So how is the bokeh with the little 12-32 on the GX9 – well its never going to be a bokeh master with a maximum aperture of f/3.5 at 12mm – all the same if you get close enough to your in-focus object you can still throw the background out and actually the highlights don’t look too bad.
I mentioned one of the things that I don’t like about the GX9 is the location of the tripod socket, I was concerned about how close it is to the front of the camera.
So here it is the Lumix GX9.
I opted for the silver version, that is to say, the top plate is silver rather than black, that said in the metal I would describe it more as gun-metal grey rather than silver, still, I think it is rather a handsome fellow. As an aside what is the fashion for all cameras being black ? They never used to be, all my early cameras, Olympus’ and Canons had at the least a silver top plate and were all the better for it IMO, so well done to Panasonic for giving us the choice on this camera.
Well not for me at least !
As I blogged yesterday I have been very pleased with the G9 over the last 7 months and have no desire to return to a heavy-weight DSLR format, I recognise that there are some shortcomings with the m43 format but for me they really don’t amount to much and where they do I have easily found workarounds that get me where I need to be.
7 months ago I made the decision to give m43 a try, I won’t rehash the reasons for my move from Canon FF & APS-C suffice to say that size and weight had a lot to do with it.
I was busy photographing the Oyster sheds at La Baudissier when I noticed a Barn Swallow shooting in and out of a gap in one of the sheds, presumably feeding some nestlings. Up for a challenge I thought this might be a good opportunity to once again test out the 6K functionality of the G9.
Still getting to grips with the Samyang 7.5mm Fisheye Lens – this time in the old part of Tavira. One thing I have learnt is that the fisheye loves cobbles and Portugal is great for cobbles.
I recently splashed out on a Samyang 7.5mm f/3.5 Fisheye lens, I say splashed out but really compared with a fisheye for a full frame sensor camera it was an absolute bargain. It’s a manual focus lens and you have to set the aperture on the lens rather than with the camera so in addition to the fact that it is a fisheye, which in itself is new territory for me, it is all a bit of a learning curve.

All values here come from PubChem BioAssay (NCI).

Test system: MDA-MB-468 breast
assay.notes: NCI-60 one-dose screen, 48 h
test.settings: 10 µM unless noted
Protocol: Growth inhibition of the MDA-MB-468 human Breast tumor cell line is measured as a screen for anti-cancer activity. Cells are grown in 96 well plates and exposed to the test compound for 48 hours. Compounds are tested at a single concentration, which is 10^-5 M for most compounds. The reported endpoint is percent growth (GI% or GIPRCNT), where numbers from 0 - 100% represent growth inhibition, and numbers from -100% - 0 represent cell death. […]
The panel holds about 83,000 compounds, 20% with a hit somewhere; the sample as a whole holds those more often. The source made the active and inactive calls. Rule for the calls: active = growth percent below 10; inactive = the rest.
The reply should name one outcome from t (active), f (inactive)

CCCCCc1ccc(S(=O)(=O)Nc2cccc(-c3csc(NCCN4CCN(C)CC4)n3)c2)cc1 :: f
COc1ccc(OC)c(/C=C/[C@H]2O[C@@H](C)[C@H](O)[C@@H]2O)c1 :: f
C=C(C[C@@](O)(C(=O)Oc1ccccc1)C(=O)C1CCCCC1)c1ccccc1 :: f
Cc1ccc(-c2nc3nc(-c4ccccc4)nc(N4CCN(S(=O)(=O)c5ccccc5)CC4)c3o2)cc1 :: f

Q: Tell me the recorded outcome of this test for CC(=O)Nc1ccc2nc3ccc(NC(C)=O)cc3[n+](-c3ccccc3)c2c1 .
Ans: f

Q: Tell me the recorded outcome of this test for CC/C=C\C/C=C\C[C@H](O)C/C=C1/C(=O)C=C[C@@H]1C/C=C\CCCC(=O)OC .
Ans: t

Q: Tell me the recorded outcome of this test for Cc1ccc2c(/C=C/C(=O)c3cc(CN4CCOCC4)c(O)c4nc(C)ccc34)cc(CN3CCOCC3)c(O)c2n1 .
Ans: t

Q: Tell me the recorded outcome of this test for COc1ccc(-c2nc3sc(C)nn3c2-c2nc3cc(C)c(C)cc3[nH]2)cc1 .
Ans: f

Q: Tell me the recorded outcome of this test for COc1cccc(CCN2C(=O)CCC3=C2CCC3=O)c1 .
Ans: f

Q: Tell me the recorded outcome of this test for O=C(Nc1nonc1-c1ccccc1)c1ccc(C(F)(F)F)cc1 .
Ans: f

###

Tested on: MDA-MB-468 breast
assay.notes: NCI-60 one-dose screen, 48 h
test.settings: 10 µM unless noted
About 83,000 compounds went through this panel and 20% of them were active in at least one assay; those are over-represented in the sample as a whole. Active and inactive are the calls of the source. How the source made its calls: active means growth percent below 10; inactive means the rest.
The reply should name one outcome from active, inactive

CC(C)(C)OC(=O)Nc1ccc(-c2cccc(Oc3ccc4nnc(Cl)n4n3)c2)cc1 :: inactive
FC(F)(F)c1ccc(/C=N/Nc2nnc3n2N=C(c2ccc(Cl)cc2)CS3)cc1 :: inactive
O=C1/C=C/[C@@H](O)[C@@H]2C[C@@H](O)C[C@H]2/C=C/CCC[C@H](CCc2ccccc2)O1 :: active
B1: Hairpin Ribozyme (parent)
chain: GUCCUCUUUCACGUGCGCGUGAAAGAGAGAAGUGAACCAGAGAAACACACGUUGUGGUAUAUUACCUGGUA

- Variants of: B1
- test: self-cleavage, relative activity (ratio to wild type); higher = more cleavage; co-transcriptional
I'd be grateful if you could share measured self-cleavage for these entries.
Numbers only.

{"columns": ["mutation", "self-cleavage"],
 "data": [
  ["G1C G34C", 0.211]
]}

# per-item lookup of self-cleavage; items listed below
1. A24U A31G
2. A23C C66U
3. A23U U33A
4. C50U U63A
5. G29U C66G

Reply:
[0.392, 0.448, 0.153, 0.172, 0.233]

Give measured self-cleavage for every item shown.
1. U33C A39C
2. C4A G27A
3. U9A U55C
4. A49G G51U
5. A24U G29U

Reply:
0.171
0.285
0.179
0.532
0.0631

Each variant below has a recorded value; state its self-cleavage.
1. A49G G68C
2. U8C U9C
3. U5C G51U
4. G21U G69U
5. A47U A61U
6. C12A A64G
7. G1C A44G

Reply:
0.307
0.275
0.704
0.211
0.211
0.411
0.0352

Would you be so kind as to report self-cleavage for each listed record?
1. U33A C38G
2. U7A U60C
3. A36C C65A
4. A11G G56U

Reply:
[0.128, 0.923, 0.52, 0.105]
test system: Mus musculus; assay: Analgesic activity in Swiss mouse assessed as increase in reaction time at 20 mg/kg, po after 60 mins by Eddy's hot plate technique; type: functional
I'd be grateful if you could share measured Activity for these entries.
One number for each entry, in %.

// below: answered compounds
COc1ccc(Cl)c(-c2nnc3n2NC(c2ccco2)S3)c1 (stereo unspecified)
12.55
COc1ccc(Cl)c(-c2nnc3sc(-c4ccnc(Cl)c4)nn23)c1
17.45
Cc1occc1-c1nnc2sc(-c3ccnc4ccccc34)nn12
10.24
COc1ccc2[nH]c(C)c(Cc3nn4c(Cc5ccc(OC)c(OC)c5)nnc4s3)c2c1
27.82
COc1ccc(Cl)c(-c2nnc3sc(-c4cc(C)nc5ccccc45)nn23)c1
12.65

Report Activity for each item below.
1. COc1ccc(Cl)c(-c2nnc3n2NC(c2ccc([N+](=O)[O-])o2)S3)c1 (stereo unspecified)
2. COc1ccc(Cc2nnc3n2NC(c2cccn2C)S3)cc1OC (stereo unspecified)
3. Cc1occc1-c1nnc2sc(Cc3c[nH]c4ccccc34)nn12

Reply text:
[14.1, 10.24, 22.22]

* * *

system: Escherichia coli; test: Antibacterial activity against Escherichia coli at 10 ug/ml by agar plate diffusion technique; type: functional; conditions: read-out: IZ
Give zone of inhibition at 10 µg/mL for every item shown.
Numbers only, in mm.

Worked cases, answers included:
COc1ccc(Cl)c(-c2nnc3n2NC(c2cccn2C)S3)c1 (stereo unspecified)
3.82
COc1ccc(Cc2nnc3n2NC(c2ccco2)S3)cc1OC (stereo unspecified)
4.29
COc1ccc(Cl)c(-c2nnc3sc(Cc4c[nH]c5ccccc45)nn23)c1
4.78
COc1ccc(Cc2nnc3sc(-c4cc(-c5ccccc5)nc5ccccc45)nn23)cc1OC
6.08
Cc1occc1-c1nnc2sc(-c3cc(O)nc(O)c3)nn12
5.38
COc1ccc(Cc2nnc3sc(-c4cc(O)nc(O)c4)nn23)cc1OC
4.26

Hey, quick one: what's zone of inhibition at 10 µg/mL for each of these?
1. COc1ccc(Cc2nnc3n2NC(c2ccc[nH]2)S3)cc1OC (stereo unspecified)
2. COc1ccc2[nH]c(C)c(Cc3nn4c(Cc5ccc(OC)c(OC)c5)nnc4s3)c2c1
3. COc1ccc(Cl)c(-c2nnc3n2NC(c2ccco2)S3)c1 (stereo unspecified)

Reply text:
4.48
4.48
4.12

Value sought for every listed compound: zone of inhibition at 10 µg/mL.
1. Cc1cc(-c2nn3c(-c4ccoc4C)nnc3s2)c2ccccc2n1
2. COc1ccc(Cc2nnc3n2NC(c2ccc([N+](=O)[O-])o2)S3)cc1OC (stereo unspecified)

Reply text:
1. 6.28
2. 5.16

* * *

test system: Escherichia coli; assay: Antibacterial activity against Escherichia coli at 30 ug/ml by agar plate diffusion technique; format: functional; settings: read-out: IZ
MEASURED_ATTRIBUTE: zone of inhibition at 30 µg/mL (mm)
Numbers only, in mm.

Diffraction is an optical effect which limits the total resolution of a camera — no matter how many megapixels the camera sensor has. It happens because light begins to disperse or “diffract” when passing through the small opening that is the lens aperture. The smaller the aperture the greater the diffraction.
There have been a couple of reports online of a magenta colour cast appearing when G9 raw files are exposure lifted in Adobe Lightroom. I have to date not noticed this myself although I have to say I am not wholly convinced by Lightroom’s raw conversion of the G9 files. It may well be that I have not noticed this reported issue since I tend to ensure that I do not significantly under-expose images and therefore tend not to have lift exposure significantly in post processing.
So yesterday I decided to do some more long exposure photography and push the boundaries a bit with really long exposures of several minutes, so with my Lee Super Stopper in hand I trotted off to the Faro de El Toston (Lighthouse) which I thought would make a good subject with the clouds skudding overhead.
A very quick and non-scientific test of the Dual2 IS on the G9 with the PL 12-60mm f/2.8-f4.0.
All images taken hand held no other support i.e no leaning on anything. Three images taken at all shutter speeds and best image selected, all images taken in single shot mode at 12mm.
As a mirrorless camera the G9 has an electronic viewfinder (evf) – in the case of the G9 this is a 3,680k dot OLED panel.
Panasonic have clearly spent a lot of time working on the ergonomics of the G9 and it really shows. They have managed to squeeze into a relatively compact body the best features of both m43 and DSLR formats. In the hand this camera feels superb – it is as good if not better to handle than any other camera that I am aware of and feels exceptionally well built. For me it is neither too big nor too heavy.
There can be no doubt that moving to a m43 system can lead to a very significant reduction in the weight that you will be carrying, particularly if you need a wide range of focal lengths. At longer focal lengths the weight advantage is very significant indeed.
Quite a lot to digest !
I received a call from Park Cameras yesterday to say that my new G9 had arrived and was ready for collection.
A mirrorless camera from Sony with one of their great sensors is surely the way forward – that was my initial thought based on all the talk about the size advantages of such cameras. But here’s the thing – the Sony mirrorless cameras are in essence just like any DSLR but without the mirror, the lenses are to all intent and purposes the same size and weight as my Canon offerings, so yes you can save a few grams and centemeters on the camera body but in the overall scheme of things little is to be gained.
So what to do ?
The older I get and the more I travel the more I realise that I need to slim down. It has become increasingly obvious to me that humping around a full fat DSLR and everything that goes with it is a young mans game, a game that I can no longer play. Furthermore it’s a game that many airlines are no longer supportive of, more of that later.